This prompt is a lot darker than the ones we’ve been looking at recently. The job here is to use the setting to establish a mood. The object is to use the same setting, but in one make it from the point of view of a character who just got a new job; the second time do it from the POV of a character who is contemplating suicide. (For that reason, please do not read if you feel the subject matter would be unpleasant.)
The Adams Street bridge clanked loudly as the drawbridge machinery locked it closed, the guard rails bouncing a little as the housing rattled. Jenny watched the mechanic working in the wheelhouse, far above the street, and wished that she might go up and see the bridge controls. She looked up at the tall white building across the river from her, the black bulk of the Sears Tower rising like Everest behind it. The black windows were a nice contrast to the argent walls of her new building, her office housed somewhere on the twentieth floor. She looked back at the wheelhouse impatiently, wishing the mechanic would hurry up.
Finally the security guard raised the gate blocking pedestrian traffic and Jenny started across the bridge in the midst of the flow of people. She was surprised, it was two in the afternoon and still the sidewalk was packed. Some were obviously tourists, backpacks and cameras in hand. Others were just as obviously on their way, like she was, to their offices; suits and fancy shoes making them seem glamorous. The bridge had little wells of metal, making holes like honeycomb filled in with concrete. Her pumps slipped a little on the surface and she wondered how treacherous it would be in the rain. She came to the middle of the bridge and watched the join between the two halves bouncing slightly as the traffic crossed. A large delivery truck lumbered by and the space gapped an inch or two and she suppressed a shiver. No one else noticed, so she gritted her teeth and stepped over it, catching a glimpse of the greenish water far below.
The second watchtower on this side of the street was lit by a bare bulb, no fixture covering it. She could just make out the shock of blonde hair belonging to the mechanic and wondered suddenly if he’d let her in if she knocked. She slipped on a bit of metal and caught herself against the hand rail. None of her fellow pedestrians spared her a glance and she walked on, a little offended.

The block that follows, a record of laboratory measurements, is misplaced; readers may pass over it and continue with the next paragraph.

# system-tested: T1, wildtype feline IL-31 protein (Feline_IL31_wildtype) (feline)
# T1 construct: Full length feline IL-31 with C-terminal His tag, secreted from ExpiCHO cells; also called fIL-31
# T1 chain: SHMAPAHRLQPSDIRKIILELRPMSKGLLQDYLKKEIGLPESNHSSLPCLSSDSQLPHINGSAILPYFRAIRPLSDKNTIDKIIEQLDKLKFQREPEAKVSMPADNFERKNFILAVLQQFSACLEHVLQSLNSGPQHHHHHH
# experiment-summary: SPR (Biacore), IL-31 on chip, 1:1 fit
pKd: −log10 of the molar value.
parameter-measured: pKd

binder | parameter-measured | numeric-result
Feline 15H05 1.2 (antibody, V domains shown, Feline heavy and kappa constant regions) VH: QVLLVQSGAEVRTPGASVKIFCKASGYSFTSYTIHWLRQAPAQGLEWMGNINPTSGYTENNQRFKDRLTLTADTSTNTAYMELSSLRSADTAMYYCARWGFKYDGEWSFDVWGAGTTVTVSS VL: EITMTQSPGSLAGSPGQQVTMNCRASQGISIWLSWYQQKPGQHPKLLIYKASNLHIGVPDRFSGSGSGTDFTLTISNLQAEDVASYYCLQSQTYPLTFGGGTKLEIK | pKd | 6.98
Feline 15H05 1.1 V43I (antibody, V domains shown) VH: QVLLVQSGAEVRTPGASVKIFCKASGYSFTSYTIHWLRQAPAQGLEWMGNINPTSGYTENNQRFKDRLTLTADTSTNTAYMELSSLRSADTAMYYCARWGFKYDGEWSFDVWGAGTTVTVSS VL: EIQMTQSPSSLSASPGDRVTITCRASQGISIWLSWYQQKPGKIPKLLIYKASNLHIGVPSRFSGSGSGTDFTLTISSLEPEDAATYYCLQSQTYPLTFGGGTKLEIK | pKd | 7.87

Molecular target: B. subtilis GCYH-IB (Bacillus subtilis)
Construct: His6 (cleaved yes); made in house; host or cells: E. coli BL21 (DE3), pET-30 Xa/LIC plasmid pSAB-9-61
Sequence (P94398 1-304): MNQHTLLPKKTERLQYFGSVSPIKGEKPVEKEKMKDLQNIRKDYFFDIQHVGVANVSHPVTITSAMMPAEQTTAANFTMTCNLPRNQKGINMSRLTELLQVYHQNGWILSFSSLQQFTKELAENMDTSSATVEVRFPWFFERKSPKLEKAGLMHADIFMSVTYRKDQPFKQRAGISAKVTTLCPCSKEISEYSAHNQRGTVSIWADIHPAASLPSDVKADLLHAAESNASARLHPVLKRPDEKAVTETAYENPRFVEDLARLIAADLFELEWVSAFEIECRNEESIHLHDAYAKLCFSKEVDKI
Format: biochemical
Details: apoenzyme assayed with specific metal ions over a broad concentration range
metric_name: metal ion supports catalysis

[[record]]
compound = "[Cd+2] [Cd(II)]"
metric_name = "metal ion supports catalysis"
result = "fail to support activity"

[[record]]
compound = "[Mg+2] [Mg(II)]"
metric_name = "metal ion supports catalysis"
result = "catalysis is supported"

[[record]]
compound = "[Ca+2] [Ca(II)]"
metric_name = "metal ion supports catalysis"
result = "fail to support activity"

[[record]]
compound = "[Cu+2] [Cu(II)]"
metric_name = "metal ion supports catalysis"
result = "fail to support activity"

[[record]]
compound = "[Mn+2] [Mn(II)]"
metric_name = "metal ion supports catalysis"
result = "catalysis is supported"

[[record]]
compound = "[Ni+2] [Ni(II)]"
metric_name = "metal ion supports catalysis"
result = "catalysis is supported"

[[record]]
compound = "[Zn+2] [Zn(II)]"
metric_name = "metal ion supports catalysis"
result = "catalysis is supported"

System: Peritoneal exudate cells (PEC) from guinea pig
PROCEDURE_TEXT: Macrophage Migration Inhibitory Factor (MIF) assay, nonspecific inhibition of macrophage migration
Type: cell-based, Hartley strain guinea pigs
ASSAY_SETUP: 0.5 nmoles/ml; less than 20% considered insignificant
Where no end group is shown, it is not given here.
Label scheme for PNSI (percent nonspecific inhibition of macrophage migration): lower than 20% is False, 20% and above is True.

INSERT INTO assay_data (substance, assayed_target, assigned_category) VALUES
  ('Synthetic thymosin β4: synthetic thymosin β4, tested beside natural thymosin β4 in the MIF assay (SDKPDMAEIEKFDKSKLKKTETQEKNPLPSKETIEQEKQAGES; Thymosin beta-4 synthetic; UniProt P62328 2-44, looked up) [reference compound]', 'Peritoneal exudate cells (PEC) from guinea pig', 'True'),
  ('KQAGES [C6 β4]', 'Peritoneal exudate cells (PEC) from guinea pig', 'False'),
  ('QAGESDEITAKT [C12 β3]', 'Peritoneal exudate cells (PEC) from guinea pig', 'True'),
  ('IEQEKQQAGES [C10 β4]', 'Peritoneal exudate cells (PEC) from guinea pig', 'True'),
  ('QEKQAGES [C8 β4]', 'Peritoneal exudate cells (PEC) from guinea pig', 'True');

A homeless man begged for money on the corner, his crutch tucked securely under his arm. His odor sprang out at her like a barking dog and she sidestepped slightly, wary of pickpocketing. She moved around him to the short set of stairs and came up to the revolving doors. She took a deep breath to center herself and pushed through, entering her new life.
Jenny emerged from Union Station, the grey overcast sky low ad close enough to touch. She stepped out from the overhanging roof and moved forward to the round planter box, maybe ten feet in diameter, and sank down on its far side, facing the river. Her feet ached. She slipped out of her shoes and rested her heels on top of them, keeping them off the concrete but letting the toes breathe.
The Adams Street bridge went across the river to her left, leading cars and pedestrians into the heart of Chicago’s Loop. Tommy had loved the Loop, with its business and restaurants and the museums on the far side. He’d been a member to the Art Institute. She couldn’t see it from where she sat, but knew it was at the end of Adams Street just before Millennium Park. She could walk there from here in about fifteen minutes, walk right up the wide shallow steps between the bronze lions, all the way in to Callebaut’s masterpiece. It was Tommy’s favorite. ‘Rainy Day, Paris Street.’
She looked away from the bridge and its wrought iron decoration to the green water below it. She could only see a narrow strip from where she sat but didn’t feel like walking over to the railing to see the whole of it. Little more than a canal here, bounded on both sides by concrete walls and manipulated at the end by locks, Tommy had loved the river. He’d loved the stench, the engineering feat that turned its direction backwards and made Chicago the enemy of St. Louis downriver. The Chicago River had been his favorite, and he’d ended his life in sight of it.
No one had found the body right away. He’d climbed down the embankment over by the Merchandize Mart, hidden from view by a few thin bushes. She could walk there, too, in about the same time it would take to walk to the Art Institute. She turned her head but the buildings and cars blocked her view of the Mart just as the trees and shrubs must have blocked his, as he slit his wrists at their feet.
She cleared her throat and looked back at the Adams Street drawbridge. Rust decorated its underbelly and she could make out the massive housing for the wheels that let the two halves raise, so ships could pass by. She stared at them until her eyes misted over with the need to blink, or with tears.
Two ducks floated by the housing, hunting for food.